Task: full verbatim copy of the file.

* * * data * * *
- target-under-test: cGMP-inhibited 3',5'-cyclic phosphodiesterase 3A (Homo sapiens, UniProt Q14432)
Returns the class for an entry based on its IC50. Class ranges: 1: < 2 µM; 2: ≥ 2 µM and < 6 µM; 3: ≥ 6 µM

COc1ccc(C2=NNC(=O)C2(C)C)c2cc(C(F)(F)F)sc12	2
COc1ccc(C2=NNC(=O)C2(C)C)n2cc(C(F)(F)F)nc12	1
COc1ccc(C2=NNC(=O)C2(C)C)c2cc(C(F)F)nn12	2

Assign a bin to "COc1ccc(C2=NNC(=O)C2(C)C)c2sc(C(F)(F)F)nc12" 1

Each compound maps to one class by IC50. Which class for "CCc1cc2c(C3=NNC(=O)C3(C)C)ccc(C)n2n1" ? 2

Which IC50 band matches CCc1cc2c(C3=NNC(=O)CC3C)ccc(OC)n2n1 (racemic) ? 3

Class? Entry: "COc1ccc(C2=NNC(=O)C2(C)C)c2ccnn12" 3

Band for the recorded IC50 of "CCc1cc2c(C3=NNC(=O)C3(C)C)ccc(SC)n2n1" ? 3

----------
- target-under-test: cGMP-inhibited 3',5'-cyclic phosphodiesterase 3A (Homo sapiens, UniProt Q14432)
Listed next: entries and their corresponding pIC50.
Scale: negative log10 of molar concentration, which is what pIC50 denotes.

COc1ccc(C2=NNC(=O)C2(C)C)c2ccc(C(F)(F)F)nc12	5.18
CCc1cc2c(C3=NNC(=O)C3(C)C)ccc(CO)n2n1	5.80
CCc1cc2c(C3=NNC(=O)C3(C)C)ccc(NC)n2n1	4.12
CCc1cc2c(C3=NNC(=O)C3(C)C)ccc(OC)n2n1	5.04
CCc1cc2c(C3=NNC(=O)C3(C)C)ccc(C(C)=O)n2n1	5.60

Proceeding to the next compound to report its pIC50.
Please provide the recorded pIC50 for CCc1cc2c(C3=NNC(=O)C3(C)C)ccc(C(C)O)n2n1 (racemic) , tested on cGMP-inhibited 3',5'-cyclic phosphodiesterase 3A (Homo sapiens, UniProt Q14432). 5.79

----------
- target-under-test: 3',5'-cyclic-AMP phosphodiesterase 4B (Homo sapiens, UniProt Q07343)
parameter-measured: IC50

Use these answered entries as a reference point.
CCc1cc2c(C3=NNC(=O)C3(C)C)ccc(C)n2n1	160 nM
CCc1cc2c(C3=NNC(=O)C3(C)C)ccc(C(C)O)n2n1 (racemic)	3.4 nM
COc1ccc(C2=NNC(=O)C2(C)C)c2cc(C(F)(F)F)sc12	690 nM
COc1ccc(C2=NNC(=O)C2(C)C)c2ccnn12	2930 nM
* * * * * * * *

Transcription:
- target-under-test: cGMP-inhibited 3',5'-cyclic phosphodiesterase 3A (Homo sapiens, UniProt Q14432)
Returns the class for an entry based on its IC50. Class ranges: 1: < 2 µM; 2: ≥ 2 µM and < 6 µM; 3: ≥ 6 µM

COc1ccc(C2=NNC(=O)C2(C)C)c2cc(C(F)(F)F)sc12	2
COc1ccc(C2=NNC(=O)C2(C)C)n2cc(C(F)(F)F)nc12	1
COc1ccc(C2=NNC(=O)C2(C)C)c2cc(C(F)F)nn12	2

Assign a bin to "COc1ccc(C2=NNC(=O)C2(C)C)c2sc(C(F)(F)F)nc12" 1

Each compound maps to one class by IC50. Which class for "CCc1cc2c(C3=NNC(=O)C3(C)C)ccc(C)n2n1" ? 2

Which IC50 band matches CCc1cc2c(C3=NNC(=O)CC3C)ccc(OC)n2n1 (racemic) ? 3

Class? Entry: "COc1ccc(C2=NNC(=O)C2(C)C)c2ccnn12" 3

Band for the recorded IC50 of "CCc1cc2c(C3=NNC(=O)C3(C)C)ccc(SC)n2n1" ? 3

----------
- target-under-test: cGMP-inhibited 3',5'-cyclic phosphodiesterase 3A (Homo sapiens, UniProt Q14432)
Listed next: entries and their corresponding pIC50.
Scale: negative log10 of molar concentration, which is what pIC50 denotes.

COc1ccc(C2=NNC(=O)C2(C)C)c2ccc(C(F)(F)F)nc12	5.18
CCc1cc2c(C3=NNC(=O)C3(C)C)ccc(CO)n2n1	5.80
CCc1cc2c(C3=NNC(=O)C3(C)C)ccc(NC)n2n1	4.12
CCc1cc2c(C3=NNC(=O)C3(C)C)ccc(OC)n2n1	5.04
CCc1cc2c(C3=NNC(=O)C3(C)C)ccc(C(C)=O)n2n1	5.60

Proceeding to the next compound to report its pIC50.
Please provide the recorded pIC50 for CCc1cc2c(C3=NNC(=O)C3(C)C)ccc(C(C)O)n2n1 (racemic) , tested on cGMP-inhibited 3',5'-cyclic phosphodiesterase 3A (Homo sapiens, UniProt Q14432). 5.79

----------
- target-under-test: 3',5'-cyclic-AMP phosphodiesterase 4B (Homo sapiens, UniProt Q07343)
parameter-measured: IC50

Use these answered entries as a reference point.
CCc1cc2c(C3=NNC(=O)C3(C)C)ccc(C)n2n1	160 nM
CCc1cc2c(C3=NNC(=O)C3(C)C)ccc(C(C)O)n2n1 (racemic)	3.4 nM
COc1ccc(C2=NNC(=O)C2(C)C)c2cc(C(F)(F)F)sc12	690 nM
COc1ccc(C2=NNC(=O)C2(C)C)c2ccnn12	2930 nM